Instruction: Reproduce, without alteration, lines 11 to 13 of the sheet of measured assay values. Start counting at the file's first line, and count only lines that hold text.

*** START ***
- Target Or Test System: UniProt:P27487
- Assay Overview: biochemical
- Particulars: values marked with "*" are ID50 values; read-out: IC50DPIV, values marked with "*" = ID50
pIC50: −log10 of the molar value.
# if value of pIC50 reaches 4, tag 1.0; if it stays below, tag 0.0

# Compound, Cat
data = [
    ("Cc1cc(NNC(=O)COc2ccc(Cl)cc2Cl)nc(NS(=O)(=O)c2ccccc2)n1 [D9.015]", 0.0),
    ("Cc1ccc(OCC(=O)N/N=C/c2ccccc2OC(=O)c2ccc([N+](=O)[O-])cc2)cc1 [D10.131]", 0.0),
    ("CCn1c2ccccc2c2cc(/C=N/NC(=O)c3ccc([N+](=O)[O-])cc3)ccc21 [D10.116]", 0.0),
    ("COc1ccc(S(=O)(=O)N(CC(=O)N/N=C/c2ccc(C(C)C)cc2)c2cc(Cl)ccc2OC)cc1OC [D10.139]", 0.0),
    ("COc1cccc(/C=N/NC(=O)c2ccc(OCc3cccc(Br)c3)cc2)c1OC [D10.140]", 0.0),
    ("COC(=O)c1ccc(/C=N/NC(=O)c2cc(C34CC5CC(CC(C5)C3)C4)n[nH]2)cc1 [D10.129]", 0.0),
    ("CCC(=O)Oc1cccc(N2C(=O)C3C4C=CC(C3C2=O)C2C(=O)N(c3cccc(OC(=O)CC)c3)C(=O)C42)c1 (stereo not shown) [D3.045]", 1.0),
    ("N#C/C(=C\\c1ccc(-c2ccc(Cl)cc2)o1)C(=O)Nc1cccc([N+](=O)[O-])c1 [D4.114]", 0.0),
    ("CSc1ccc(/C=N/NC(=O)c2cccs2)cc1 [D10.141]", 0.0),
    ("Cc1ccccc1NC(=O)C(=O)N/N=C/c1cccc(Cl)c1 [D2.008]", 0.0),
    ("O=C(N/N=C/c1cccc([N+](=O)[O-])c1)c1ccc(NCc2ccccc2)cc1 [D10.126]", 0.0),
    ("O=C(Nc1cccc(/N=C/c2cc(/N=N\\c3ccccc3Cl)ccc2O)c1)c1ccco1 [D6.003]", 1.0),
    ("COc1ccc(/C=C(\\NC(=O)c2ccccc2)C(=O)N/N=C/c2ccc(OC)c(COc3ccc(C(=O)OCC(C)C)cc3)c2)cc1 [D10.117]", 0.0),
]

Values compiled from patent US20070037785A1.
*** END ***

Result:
    ("COc1ccc(S(=O)(=O)N(CC(=O)N/N=C/c2ccc(C(C)C)cc2)c2cc(Cl)ccc2OC)cc1OC [D10.139]", 0.0),
    ("COc1cccc(/C=N/NC(=O)c2ccc(OCc3cccc(Br)c3)cc2)c1OC [D10.140]", 0.0),
    ("COC(=O)c1ccc(/C=N/NC(=O)c2cc(C34CC5CC(CC(C5)C3)C4)n[nH]2)cc1 [D10.129]", 0.0),